Time and again great artists have proven its possible to exploit those technically sound concepts of carnatic music and bring different shades to a ragam, and hence bring different feel to it. The complexities actually give more freedom to the artist and his manodharmam. If not handled right, it can spoil the musical piece totally. Well accomplished carnatic musicians always stress on this point when talking about how to be technically sound. Dont overuse gamakams, dont do sruthi-bedham just because you can do it, dont show off your complex thalam skills just because you can do it. There’s a place to do all these things which brings more sowkhyam (adds on what feeling you are trying to bring) to the musical piece. So, its possible to give a carnatic music concert without any intellectual usage of any technique, and its also possible to give a concert that much resembles a hindusthani concert, but again you have to please the musically learned intellectuals to get good feedback and reviews. Try listening to the olden day movie songs in tamil, telugu etc. There, they dont employ much intellectually rigorous stuff and the music is just so pleasing. That would give you an idea of how pleasing are the melodies in carnatic music.

      I have not attened too many hinduthani concerts, but all the ones I attened gave me a peacful feeling irrespective of who the artist is and irrespective of what ragam is being sung. They kind of slowly start the alaap and dwell on notes, and try to gradually build it up from there. You will get to enjoy each sangathi (phrase) when sung and even when they sing fast after the initial buildup, the melodious feeling will carry you. I’m able to enjoy them for the first couple of times I listen to. However, when I hear the same raga (raag) being sung by many artists and try listening to it again and again, all of them kind of sound the same and I feel its very repetetive. I feel that “I need a break!” when I listen to the same raag continuously for a long time or hear it rendered by different artists successively. Maybe it has do with my personal preference or the way I’m tuned to. Interestingly, when I listen to the heavy ragams of carnatic music (say, Khambhoji or Kalyani) rendedered for a very long time or listen to it by different artists in succession, I feel the need to listen to more and more, and the more pleasing it is. I used to listen to a long Khambhoji alapana by Semmangudi Sreenivasa Iyer followed by Khambhoji of GNB followed by Sanjay and keep going. Again, this does not prove anything regarding if carnatic system or hinduthani is better, it just shows my personal preference maybe.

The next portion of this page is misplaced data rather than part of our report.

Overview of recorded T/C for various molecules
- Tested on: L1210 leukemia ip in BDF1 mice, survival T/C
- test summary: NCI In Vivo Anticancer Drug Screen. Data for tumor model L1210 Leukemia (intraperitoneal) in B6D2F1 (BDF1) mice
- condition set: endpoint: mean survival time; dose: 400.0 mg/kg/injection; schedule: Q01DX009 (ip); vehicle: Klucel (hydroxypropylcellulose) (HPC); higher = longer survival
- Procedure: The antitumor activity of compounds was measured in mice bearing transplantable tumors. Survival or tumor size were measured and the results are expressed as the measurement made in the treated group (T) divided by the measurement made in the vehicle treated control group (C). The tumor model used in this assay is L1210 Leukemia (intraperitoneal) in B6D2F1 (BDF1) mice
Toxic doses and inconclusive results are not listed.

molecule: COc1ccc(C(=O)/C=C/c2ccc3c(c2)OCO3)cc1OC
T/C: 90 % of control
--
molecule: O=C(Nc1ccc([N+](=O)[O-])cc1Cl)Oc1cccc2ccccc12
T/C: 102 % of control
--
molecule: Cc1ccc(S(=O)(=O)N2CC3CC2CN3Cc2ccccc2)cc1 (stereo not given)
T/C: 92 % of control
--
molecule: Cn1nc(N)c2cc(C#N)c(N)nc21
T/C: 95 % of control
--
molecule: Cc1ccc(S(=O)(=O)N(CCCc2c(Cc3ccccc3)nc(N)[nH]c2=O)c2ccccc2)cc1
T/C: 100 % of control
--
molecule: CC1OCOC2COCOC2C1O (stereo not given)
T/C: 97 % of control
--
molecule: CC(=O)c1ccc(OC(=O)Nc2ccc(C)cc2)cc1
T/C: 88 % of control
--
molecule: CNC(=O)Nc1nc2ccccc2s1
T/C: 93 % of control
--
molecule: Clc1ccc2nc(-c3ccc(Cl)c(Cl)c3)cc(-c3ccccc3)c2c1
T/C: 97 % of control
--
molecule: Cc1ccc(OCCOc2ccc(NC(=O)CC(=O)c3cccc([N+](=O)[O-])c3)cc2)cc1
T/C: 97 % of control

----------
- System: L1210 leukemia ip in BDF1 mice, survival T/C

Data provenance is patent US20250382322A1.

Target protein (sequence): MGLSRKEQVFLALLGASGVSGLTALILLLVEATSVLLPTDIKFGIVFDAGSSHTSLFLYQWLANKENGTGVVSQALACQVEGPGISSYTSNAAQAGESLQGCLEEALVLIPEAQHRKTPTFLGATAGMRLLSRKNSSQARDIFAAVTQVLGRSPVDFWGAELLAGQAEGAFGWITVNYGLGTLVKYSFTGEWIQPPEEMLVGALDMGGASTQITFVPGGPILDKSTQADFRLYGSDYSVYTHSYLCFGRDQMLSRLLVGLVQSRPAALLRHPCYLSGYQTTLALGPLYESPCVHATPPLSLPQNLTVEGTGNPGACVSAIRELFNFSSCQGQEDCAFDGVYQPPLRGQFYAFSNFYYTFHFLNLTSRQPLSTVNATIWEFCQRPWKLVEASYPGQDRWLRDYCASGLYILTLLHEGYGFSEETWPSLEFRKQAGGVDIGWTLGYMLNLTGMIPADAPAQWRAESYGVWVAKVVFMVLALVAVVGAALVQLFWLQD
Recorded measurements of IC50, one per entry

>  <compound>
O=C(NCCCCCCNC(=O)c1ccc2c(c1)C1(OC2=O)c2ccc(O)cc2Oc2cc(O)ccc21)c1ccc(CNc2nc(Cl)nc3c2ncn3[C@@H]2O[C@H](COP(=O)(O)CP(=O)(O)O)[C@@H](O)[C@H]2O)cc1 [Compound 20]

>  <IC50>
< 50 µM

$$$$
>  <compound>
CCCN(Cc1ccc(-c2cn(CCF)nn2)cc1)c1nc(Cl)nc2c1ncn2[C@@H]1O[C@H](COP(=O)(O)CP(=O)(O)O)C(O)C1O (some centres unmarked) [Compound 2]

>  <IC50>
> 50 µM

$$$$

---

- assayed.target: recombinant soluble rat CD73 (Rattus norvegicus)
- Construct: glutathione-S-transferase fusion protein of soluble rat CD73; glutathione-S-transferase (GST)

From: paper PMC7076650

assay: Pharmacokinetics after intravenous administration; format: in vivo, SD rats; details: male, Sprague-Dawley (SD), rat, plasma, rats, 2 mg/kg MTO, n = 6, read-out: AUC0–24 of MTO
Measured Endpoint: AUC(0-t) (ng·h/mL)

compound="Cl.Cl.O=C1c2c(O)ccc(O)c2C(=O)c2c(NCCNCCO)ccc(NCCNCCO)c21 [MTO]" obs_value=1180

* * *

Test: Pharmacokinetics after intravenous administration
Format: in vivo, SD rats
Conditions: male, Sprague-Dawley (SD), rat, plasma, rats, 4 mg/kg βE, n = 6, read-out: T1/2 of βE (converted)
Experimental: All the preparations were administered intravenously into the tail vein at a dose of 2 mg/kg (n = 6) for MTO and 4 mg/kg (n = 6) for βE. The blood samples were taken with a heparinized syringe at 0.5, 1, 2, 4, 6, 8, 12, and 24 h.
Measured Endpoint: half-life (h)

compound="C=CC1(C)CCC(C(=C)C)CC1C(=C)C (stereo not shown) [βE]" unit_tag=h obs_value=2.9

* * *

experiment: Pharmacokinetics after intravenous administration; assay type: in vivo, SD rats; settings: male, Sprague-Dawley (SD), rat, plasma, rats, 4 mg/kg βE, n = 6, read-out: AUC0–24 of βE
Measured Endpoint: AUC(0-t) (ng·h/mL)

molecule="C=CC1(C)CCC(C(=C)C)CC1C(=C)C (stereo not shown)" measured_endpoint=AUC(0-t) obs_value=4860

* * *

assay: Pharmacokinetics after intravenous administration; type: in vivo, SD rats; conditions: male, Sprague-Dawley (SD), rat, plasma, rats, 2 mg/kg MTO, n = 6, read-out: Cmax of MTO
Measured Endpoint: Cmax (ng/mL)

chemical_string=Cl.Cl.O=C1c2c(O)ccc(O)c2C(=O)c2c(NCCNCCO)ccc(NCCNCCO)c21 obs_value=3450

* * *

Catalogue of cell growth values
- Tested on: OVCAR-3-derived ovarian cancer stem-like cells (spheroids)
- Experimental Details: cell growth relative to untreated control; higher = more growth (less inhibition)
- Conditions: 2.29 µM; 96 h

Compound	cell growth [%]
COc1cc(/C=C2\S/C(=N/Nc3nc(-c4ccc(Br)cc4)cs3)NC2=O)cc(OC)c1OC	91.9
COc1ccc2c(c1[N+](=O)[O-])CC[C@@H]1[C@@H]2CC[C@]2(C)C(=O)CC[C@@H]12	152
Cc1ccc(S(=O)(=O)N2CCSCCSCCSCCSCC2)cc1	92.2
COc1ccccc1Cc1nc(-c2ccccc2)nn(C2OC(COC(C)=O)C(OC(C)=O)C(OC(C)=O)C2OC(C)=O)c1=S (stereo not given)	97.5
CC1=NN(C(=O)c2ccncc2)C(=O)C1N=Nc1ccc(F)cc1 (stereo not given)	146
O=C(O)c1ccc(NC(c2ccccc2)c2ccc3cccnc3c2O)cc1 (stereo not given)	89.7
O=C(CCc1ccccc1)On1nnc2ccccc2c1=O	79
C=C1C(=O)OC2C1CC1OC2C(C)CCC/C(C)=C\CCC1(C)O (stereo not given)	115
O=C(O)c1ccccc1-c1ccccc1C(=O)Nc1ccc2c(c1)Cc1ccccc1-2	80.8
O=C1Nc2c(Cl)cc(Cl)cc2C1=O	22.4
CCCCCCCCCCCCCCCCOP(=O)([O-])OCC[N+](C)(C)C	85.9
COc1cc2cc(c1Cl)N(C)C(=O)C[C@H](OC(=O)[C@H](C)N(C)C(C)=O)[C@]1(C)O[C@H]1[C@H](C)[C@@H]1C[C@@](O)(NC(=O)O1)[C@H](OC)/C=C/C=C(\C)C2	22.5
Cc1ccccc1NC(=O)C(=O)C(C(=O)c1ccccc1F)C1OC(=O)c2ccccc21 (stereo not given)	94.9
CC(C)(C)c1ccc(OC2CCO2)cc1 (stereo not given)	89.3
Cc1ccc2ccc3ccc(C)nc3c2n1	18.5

We get music of all sorts to create different feelings and to suit our different moods. When I want to listen to some peaceful music, I tune to hindusthani artists or some artists like MD Ramanathan or KV Narayanswamy in carnatic music. When I’m brisk, the flashing brighas of TN Seshagopalan or the storm-like rendition of GNB blows me away. When I’m in the mood to enjoy some fast paced music, I tune to Semmangudi for his brisk kalpana swarams. When I just to hear for some pleasant music, I have several other artists in carnatic music that I can tune to. In a similar way, a single song of Dikshitar can sound so soothing and meelifluous, and its instant joy. Same way, when I learn a thing or two about a new ragam, all the technically complex rendition impress me. So, some form of music is suited to only some moods. Same way, listen to a concert of Vijay Siva for a serene performance, and listen to Sanjay or TN Seshagopalan (TNS) for a power-packed high voltage performance. If you’re not in a mood to listen to such power packed performance, you may not like his concert, but if you are looking for such a concert, then attending his concert would be the best thing you did that day. You ask for something and you get it in carnatic music. Sometimes, I try to draw an analogy between music and life. I do want a peaceful life but do like moments that are powr packed, thrilling etc.